AT WHAT COST_Tomatoes

Tomatoes

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The market for winter tomatoes in the United States exhibits what is now a familiar trend in agriculture: business consolidation and falling prices. Since Mexico’s entry into NAFTA in the 1990s, growers in Florida have faced stiff competition from imported tomatoes. In turn, large fast-food companies—such as McDonald’s and Taco Bell’s parent company, Yum! Brands—and grocery chains—including Wal-Mart—now make up the bulk of the market. These factors have combined to put downward pressure on the prices growers can pay for tomatoes—prices have dropped more than 20 percent over the past two decades. Smaller growers have simply been priced out of existence. Those who remain feel intense pressure to meet buyers’ price demands.

In the Immolakee region of South Florida, these price demands have been pushed down the chain to a large pool of vulnerable workers. The vast majority of tomato pickers are seasonal migrants, who have little choice but to accept whatever conditions employers put on their jobs. The labor itself is intensely physically demanding. To make a decent wage—$50—tomato pickers must gather as much as two tons of tomatoes per day, by hand. Moreover, these workers are often dependent on their employers for transportation and housing. This toxic mixture of intense pressure for cost cutting and workers who utterly lack bargaining power produces labor conditions that have risen to the level of slavery in several cases.

Federal prosecutors have obtained several slavery convictions in the past 15 years. Tomato pickers have been forced into debt bondage by coyotes and by contractors who rent shoddy trailers near work-sites at Manhattan prices. Without transportation of their own, workers must take what they can get. Some report being assaulted if they attempt to leave work sites. All are paid meager wages for strenuous labor, and are required to be on site at all times, even if there is no work at the moment. As people migrate to Florida and other southern states where work is available, forced labor in the sex, restaurant, and domestic industries comes along with them.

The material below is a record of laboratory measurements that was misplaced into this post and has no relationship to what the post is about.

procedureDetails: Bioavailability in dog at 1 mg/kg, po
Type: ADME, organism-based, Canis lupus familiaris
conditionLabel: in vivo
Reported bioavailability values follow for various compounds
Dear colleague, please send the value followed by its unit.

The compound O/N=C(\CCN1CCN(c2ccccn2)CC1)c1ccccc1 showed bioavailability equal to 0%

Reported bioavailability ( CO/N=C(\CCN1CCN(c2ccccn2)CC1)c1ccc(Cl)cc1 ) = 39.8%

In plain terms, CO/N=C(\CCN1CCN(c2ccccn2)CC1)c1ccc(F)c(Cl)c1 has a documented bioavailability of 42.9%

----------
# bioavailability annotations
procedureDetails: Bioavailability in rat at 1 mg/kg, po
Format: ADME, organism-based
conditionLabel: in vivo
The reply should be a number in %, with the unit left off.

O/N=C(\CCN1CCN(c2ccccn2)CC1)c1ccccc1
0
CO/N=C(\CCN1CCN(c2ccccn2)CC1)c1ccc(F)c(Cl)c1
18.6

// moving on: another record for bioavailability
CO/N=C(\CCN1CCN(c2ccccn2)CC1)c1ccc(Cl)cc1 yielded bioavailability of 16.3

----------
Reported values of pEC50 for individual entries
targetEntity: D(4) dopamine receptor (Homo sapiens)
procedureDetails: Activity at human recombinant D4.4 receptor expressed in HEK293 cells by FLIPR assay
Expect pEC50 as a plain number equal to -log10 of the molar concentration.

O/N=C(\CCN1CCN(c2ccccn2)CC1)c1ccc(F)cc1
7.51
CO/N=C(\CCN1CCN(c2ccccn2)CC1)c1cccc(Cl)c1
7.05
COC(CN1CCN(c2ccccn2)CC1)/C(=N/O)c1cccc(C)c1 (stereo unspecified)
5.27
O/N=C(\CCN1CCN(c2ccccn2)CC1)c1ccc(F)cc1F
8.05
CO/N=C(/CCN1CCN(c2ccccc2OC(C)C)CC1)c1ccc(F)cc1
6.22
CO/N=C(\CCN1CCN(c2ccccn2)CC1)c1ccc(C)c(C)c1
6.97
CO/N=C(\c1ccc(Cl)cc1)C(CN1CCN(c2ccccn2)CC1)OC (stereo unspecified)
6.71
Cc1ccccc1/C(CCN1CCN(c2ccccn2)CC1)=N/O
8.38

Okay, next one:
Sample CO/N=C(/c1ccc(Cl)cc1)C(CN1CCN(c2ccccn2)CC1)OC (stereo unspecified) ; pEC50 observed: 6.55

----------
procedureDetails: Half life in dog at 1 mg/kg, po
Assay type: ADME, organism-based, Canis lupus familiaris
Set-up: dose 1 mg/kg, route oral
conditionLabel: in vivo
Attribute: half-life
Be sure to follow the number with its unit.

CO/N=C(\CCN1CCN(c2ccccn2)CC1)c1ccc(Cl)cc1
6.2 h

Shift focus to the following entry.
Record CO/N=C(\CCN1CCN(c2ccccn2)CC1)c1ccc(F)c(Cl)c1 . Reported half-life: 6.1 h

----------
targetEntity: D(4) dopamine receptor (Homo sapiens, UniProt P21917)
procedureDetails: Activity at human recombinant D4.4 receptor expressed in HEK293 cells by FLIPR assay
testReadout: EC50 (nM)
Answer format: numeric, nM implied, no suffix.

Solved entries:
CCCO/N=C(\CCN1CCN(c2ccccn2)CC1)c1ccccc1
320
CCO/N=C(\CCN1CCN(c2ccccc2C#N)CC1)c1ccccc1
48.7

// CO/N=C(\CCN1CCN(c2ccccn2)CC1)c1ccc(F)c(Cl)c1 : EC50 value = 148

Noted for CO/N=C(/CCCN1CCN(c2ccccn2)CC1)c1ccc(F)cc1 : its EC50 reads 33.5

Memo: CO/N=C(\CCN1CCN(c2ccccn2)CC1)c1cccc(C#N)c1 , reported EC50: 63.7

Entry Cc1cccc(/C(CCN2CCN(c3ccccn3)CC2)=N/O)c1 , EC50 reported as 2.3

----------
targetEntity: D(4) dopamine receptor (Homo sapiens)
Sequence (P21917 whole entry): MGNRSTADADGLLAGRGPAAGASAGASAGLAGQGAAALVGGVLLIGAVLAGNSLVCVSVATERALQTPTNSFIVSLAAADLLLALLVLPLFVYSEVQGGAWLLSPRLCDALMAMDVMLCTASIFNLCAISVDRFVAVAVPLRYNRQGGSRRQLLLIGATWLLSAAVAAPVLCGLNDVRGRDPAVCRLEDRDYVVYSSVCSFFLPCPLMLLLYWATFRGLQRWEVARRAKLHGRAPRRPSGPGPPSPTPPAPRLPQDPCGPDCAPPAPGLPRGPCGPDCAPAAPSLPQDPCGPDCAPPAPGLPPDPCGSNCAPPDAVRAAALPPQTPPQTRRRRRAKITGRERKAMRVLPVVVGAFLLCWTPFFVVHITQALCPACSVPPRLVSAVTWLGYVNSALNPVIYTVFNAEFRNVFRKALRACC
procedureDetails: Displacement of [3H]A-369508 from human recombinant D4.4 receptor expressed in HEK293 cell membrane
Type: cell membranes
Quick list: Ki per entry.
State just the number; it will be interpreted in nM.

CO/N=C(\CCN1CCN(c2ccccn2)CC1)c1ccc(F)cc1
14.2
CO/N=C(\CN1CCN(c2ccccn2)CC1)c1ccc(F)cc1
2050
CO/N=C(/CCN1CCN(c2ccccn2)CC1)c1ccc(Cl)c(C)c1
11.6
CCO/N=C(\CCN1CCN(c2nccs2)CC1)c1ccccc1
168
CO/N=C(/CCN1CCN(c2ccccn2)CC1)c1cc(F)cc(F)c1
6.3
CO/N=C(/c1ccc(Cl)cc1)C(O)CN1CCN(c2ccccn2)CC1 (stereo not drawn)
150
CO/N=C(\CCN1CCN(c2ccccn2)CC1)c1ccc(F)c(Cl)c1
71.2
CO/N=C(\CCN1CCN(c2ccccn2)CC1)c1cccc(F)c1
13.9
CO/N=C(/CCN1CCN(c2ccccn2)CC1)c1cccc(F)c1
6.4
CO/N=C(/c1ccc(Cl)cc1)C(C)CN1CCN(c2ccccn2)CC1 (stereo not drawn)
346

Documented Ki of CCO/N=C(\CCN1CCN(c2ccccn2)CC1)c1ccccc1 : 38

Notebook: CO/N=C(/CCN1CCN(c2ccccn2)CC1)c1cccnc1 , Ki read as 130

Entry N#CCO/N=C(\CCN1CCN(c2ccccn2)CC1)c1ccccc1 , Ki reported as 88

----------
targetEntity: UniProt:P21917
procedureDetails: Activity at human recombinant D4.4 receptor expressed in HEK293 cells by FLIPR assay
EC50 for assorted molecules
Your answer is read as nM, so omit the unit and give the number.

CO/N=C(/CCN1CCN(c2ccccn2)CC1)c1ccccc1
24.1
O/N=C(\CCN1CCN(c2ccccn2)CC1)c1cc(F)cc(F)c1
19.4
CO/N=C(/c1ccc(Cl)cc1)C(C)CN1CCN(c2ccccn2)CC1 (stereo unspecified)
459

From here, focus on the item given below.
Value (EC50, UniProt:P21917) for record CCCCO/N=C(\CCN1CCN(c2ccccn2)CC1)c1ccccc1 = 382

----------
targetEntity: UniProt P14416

Tomato-picker activists have waged a pro-labor campaign that has recently won major victories. McDonald’s, Yum, Burger King, Whole Foods, and a number of other tomato buyers committed to paying an additional penny for each pound of tomatoes picked, and to cut ties with growers implicated in slavery. After years of campaigning, growing companies have finally agreed to pass these wage increases on to tomato pickers. The result is the first increase for wages for pickers in 30 years.

These changes represent significant gains for hard-pressed workers, but they are not a panacea. They are not universal, and growers are not independently monitored. Moreover, as voluntary agreements to pay above-market rates, they rest on shaky ground. Ultimately, the conditions that led to the miserable circumstances for tomato pickers are still in place. Buyers are still dominated by corporations that face shareholder pressure to cut costs and raise profits by any means necessaries. Growers still face fierce competition from overseas exports, operate on slim margins, and are subject to the vicissitudes of weather. Permanent change will require a fundamental shift in consumer attitudes toward the food they eat and the manner in which it is produced.